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Lung Cancer

The leading cause of cancer deaths among both males and females in our nation is lung cancer. It accounts for almost 1/3 of cancer related deaths and claims more lives than colon and breast cancer combined. Smoking is the leading preventable cause of lung cancer. It contributes to more than 85% of lung cancer deaths. Environmental agents such as second hand smoke inhaled by nonsmokers also contributes to lung cancer deaths.

Occupational risks for developing lung cancer include coal mining, sandblasting , and working with building materials and insulation that may contain asbestos.

DNA also contributes to cancer; therefore, those with higher risk should avoid smoking and other etiologic factors. Primary lung cancers develop in the bronchus. These can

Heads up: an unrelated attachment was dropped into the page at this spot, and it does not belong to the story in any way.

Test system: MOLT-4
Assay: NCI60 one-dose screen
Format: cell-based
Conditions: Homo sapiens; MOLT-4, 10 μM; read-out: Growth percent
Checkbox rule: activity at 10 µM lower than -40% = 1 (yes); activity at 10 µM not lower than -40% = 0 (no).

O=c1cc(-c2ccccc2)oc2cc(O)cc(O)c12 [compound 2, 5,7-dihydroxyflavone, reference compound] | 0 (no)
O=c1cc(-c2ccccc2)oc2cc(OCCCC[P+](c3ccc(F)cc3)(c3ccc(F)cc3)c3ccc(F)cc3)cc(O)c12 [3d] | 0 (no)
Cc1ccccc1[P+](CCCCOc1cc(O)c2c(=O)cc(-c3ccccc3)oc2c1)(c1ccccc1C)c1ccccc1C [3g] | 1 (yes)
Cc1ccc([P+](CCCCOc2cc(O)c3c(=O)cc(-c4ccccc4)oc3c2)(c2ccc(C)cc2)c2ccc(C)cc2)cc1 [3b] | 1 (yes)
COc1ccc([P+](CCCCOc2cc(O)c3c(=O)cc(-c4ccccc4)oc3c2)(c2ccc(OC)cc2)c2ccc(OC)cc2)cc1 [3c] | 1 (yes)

sometimes be seen on chest x-rays. Smaller lesions which may be missed on x-ray can be seen on CT and MRI studies. Sometimes a physician will choose to take a biopsy with the aid of CT, MRI, or bronchoscopy.

Although lung cancer can originate in the lungs with the above mentioned factors, most lung cancers are secondary. This means there is another primary site such as the colon or kidney, which are among the most common types to spread or metastasize to the lung.

Cancer is spread via bloodstream or lymph nodes. Treatments include surgery, chemotherapy, radiation therapy, or any combination depending what is best for the individual. Smokers needing assistance quitting can contact local hospitals for support programs or the American Heart Association.

Determine to breathe easier and live healthier!

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